The number of veterans experiencing homelessness sank more than 11% from the start of 2020 to early 2022, a dramatic drop after several years of limited progress in finding shelter for those individuals, federal officials announced Thursday.

However, the results of the annual national Point-in-Time count still show about 33,000 veterans across the country without reliable housing options.

Officials said the progress shows not only the work that still needs to be done to help veterans, but also that targeted efforts to help veterans avoid homelessness can produce positive results.

“One veteran experiencing homelessness will always be one too many, but the [new data] shows that we are making real progress in the fight to end veteran homelessness,” VA Secretary Denis McDonough said in a statement.

Officials from VA, the Department of Housing and Urban Development and the U.S. Interagency Council on Homelessness conduct the Point-in-Time count annually to gauge the American homeless population — including veterans — on a single night each year.

But the 2022 count — held in January — was the first full exercise since 2020, because coronavirus pandemic restrictions scuttled efforts to hold the in-person surveying.

The number of veterans found without permanent housing this year was 33,136, down from 37,252 at the same point two years earlier.

Since 2010 — when President Barack Obama announced a new focus on ending veterans homelessness — the number has dropped by more than 55% (from 76,329). However, from 2016 to 2020, improvement in the numbers was largely flat, falling only about 6% over the four-year span.

“All veterans deserve to have what they need to lead healthy, safe and successful lives. That starts with a place to call home,” HUD Secretary Marcia Fudge said in a statement.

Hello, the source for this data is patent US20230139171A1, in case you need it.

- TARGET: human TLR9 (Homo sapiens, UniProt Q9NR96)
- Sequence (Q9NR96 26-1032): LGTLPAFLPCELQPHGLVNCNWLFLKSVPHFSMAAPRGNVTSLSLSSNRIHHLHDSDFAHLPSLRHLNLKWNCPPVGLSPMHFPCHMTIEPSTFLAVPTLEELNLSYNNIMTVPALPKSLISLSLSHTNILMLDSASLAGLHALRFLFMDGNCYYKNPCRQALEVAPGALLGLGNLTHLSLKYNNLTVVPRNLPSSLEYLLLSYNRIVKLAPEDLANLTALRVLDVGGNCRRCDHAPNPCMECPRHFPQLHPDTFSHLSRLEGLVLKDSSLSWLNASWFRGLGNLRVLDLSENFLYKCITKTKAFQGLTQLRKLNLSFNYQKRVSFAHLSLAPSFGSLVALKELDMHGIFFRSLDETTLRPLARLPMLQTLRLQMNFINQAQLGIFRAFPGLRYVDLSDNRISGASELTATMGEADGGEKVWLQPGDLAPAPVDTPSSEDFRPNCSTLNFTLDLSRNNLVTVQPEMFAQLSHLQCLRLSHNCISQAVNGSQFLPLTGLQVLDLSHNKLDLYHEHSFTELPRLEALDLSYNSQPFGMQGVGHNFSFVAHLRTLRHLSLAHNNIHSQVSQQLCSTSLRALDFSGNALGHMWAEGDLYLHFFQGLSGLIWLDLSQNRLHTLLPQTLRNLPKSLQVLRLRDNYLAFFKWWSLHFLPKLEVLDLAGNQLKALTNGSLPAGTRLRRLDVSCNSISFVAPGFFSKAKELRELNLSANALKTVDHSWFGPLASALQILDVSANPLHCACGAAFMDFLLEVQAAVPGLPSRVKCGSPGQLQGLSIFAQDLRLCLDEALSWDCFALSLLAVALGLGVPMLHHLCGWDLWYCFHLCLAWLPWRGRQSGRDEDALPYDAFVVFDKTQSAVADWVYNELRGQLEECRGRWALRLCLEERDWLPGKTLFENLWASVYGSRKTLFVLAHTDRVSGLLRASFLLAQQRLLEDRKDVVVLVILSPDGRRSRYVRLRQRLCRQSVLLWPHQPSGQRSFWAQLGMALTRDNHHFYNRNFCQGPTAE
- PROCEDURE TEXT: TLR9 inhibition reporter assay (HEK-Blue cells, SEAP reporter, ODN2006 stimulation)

“The data released today shows we are closer than ever in ensuring that every veteran in America has a home.”

HUD officials are expected to release information on homelessness nationwide before the end of the year. However, officials who are familiar with the data said that the rate of improvement among veterans outpaced that of the general population.

VA officials credited that with targeted assistance for veterans in financial distress.

Department officials have also publicly pledged to find permanent housing for 38,000 veterans this year. As of Nov. 1, almost 31,000 individuals had been helped through that effort.

Officials did not release any data on the geographic location of the remaining homeless veterans or information about their race, gender or other demographics. That detail is expected to be made public in coming days.

Officials from the National Coalition for Homeless Veterans praised the news but said more needs to be done. The group is urging lawamkers to make permanent pandemic-era rules and funding for programs to assist homeless veterans homelessness.

“We’re pleased to see the return of double-digit decreases in veteran homelessness,” said David Higgins Jr., spokesman for NCHV. “This would not have been possible without our members, and other providers working tirelessly on the front lines throughout the pandemic to ensure veterans had housing.”

Leo covers Congress, Veterans Affairs and the White House for Military Times. He has covered Washington, D.C. since 2004, focusing on military personnel and veterans policies. His work has earned numerous honors, including a 2009 Polk award, a 2010 National Headliner Award, the IAVA Leadership in Journalism award and the VFW News Media award.

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